Tim Crumrin - Experience Delivery Director/Senior Historian
I think the most intriguing character to emerge from our research into Morgan’s Raid for the 1863 Civil War Journey
experience was his rogue telegrapher George “Lightning” Ellsworth. “Lightning” (accounts vary as to whether his nickname resulted from his speed at transmitting messages or the sang froid he exhibited while sending messages from atop a telegraph pole during a storm) had the ability to mimic the “hand” of other telegraphers. He would climb telegraph poles or take over telegraph offices to send false reports about the raiders’ location and intentions to confuse the forces chasing them. In effect, he was running a disinformation campaign, a vital element of 21st-century warfare.
It seems fitting that a master of disinformation led such a mysterious and peripatetic life. Born in Canada in 1843, Ellsworth turned what seems to have been a family interest in telegraphy into his career. He migrated to the US in his early teens and by the coming of the Civil War he had worked as telegrapher in several Midwestern towns, including Evansville.
If possible, his life became even more intriguing after the war. The war’s end led him to Cincinnati where he worked alongside another telegrapher, Thomas Edison. A man of indiscriminate habits, a drunken Ellsworth killed a bartender in a gambling joint in Kentucky in 1867. Thrice escaping jail, he headed west, likely working as an itinerant telegrapher. There he sometimes exchanged the telegraph key for a gun, as when he was arrested while trying to rob a train in Wills, Texas in 1875. The last two decades of his life were quieter. Eventually married, George Ellsworth settled down in Louisiana. In 1899 he was found dead in the telegraph office. It was said that his now-quieted hand was on the key.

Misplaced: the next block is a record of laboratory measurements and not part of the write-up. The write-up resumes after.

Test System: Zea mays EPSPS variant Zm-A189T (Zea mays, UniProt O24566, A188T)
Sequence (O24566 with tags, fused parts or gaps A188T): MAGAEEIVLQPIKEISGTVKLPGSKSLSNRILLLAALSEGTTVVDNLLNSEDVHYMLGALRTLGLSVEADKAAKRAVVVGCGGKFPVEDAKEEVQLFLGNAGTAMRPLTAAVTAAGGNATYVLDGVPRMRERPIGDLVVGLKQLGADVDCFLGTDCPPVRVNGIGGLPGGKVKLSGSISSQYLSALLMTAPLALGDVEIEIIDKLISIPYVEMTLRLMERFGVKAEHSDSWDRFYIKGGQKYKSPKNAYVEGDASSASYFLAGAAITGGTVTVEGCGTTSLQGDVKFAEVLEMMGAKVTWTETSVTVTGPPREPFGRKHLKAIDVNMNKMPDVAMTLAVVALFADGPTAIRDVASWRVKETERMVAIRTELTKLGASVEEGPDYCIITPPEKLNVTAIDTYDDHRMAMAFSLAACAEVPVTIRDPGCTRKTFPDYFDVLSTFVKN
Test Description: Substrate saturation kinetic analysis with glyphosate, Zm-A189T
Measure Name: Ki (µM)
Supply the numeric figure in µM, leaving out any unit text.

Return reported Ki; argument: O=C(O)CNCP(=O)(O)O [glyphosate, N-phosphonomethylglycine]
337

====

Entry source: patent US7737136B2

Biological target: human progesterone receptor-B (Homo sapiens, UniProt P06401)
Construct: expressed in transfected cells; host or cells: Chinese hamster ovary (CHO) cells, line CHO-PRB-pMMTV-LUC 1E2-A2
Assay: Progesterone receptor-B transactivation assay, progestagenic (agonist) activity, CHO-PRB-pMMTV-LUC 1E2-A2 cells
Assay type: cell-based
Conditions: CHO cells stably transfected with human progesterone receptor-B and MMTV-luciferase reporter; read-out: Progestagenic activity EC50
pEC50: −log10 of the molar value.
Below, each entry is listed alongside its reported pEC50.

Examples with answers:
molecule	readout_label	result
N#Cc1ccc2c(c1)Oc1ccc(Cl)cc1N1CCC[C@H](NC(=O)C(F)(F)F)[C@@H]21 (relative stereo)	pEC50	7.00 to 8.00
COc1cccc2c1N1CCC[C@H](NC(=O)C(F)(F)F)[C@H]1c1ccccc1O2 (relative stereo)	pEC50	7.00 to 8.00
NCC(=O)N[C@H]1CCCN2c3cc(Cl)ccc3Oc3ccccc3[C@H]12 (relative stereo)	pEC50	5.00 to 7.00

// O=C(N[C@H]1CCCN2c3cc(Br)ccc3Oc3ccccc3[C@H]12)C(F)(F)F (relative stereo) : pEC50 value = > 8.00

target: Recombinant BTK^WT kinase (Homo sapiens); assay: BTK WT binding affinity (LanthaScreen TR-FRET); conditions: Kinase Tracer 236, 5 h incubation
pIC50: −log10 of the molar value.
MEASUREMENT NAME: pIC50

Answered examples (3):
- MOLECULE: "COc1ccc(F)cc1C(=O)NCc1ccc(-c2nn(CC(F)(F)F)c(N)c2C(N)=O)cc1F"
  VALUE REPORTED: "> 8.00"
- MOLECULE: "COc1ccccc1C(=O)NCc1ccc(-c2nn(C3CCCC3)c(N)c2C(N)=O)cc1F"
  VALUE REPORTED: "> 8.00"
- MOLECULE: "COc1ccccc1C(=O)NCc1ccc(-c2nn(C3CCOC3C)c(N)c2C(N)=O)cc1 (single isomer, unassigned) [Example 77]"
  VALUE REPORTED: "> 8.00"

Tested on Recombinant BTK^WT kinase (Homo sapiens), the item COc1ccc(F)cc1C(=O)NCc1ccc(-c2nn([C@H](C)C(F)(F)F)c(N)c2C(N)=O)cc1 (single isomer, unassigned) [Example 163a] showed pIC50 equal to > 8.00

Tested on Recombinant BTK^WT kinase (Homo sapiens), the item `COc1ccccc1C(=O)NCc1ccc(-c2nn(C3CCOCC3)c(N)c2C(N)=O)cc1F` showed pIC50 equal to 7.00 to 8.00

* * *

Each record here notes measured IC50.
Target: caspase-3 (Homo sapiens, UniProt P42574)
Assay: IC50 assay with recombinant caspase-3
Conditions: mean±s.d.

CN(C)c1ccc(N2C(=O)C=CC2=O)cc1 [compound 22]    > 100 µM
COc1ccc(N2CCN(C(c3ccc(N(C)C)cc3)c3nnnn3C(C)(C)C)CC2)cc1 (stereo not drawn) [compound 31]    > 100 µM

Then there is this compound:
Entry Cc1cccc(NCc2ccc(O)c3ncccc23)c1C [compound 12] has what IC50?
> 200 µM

For more information on “Lightning”, see the excellent article on Ellsworth co-authored by Stephen Towne of IUPUI at https://scholarworks.iupui.edu/handle/1805/2495.
Stephen served as a consultant for the Civil War Journey project.
Has your petticoat ever fallen around your feet? When I was young, I read about a girl losing her petticoats during a parade, and I couldn’t imagine my elastic-waisted petticoats ever falling down. Nowadays, many girls can’t even tell you what a petticoat is; we’ve left them behind. (It’s really just a skirt worn under the dress.) How many other garments that were commonly worn in the 19th century are only words in a book to most people these days?
It’s easy to notice the women wearing hoops in our Civil War Journey
, but what else are they wearing to get that mid-19th century look? Hoops are nearly the last garments donned before the dress. Stockings, garters to hold them up and shoes are donned before the corset; it’s really hard to bend down to tie your shoes with corset boning fighting to keep you straight! The chemise is a low-necked, short-sleeved garment that looks like an old-fashioned nightgown and is worn over drawers (think loose capris).
The chemise protects the corset from body oil; they work together to shape the “bosom”. Some women wore a corset cover which kept corset ridges from showing.
Hoops (more accurately called cage crinolines) replaced most of the layers and layers of petticoats used to hold the skirts out in fashionable silhouettes from the 1820s on. However, there’s at least one petticoat over the cage crinoline to hide the lines of the hoops and one underneath for coverage in case the contrary hoops pop up or tilt unexpectedly, which they can and do.
Have you ever seen a photo from the Civil War and thought the woman was wearing a blouse under her dress? Usually, you were seeing two separate pieces, undersleeves and collar or chemisette. Cuffs and collars were basted in and changed when soiled to keep the dress looking fresh. Undersleeves and chemisettes (think dickeys) filled in wider sleeves and necklines.
So, why did petticoats fall down? They were buttoned at the waistband, and buttons can work loose. With all those layers, it’s hard to know until it’s just too late.